“On Sept. 30, Alberta’s government honours First Nations, Inuit and Métis survivors of residential schools, their families and communities. It is an important day to acknowledge and reflect on the history and ongoing legacy of residential schools, and to honour those children who did not make it home.
“On Sept. 29, I was honoured to attend the opening of the reconciliation garden Kihciy Maskikiy/Aakaakmotaani. In Cree and Blackfoot, these words mean ‘sacred medicine/save many people.’ A large stone sculpture titled Mother Earth Circling stands in the garden on the legislature grounds as a memorial to the victims and survivors of Canada’s residential school system.
“The memorial is Alberta’s response to the Truth and Reconciliation Commission’s Call to Action 82 to create a permanent memorial in the capital city to honour residential school survivors, their families and communities.
“I want to thank the Elders and Indigenous leaders whose insight and wisdom helped shape the memorial garden and monument. It is my hope that Kihciy Maskikiy/Aakaakmotaani will become a sacred place for learning and reflection that honours survivors, their loved ones and all those affected by the residential school experience.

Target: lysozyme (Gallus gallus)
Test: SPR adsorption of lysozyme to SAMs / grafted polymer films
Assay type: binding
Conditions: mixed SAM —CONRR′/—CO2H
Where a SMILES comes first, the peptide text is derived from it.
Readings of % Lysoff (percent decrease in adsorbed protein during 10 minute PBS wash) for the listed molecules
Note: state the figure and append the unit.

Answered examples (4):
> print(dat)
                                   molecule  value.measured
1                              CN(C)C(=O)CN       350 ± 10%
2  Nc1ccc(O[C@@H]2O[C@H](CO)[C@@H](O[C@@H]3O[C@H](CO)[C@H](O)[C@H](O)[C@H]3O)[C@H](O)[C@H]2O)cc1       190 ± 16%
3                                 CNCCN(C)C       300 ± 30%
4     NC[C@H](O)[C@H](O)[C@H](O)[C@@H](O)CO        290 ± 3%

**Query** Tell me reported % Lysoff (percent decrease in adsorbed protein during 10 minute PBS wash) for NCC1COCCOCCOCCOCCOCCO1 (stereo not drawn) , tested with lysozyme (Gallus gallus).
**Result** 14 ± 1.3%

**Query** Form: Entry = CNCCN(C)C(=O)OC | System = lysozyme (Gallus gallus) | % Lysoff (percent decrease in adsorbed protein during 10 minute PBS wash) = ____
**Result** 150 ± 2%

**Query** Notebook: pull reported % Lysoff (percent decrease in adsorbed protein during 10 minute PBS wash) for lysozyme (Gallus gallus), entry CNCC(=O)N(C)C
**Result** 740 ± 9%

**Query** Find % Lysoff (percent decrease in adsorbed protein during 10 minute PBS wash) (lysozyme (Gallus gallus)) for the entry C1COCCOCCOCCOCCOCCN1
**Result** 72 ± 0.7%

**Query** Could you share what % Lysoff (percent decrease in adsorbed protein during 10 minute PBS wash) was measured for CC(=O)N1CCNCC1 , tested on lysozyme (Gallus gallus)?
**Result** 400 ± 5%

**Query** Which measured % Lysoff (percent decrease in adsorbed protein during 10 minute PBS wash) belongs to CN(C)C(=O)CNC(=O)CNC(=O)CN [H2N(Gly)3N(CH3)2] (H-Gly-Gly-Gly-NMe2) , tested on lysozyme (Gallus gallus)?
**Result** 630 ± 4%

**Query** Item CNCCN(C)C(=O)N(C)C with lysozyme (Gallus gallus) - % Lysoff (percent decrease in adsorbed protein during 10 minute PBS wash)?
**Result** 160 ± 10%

“Each of us has a responsibility to move reconciliation forward. We do this by deepening our understanding of the harms experienced at residential schools and offering compassion to those still suffering from intergenerational trauma. Learning from Indigenous Peoples is at the heart of reconciliation.
“Alberta’s government is committed to reconciliation. We are working with and alongside Indigenous leaders and communities to build a better and more equitable future.
“Please take the time to reflect on the painful history of Canada’s residential school system and the steps we can take to make meaningful change. I encourage Albertans to support Indigenous-led orange shirt campaigns and attend one of the many local events taking place across the province.”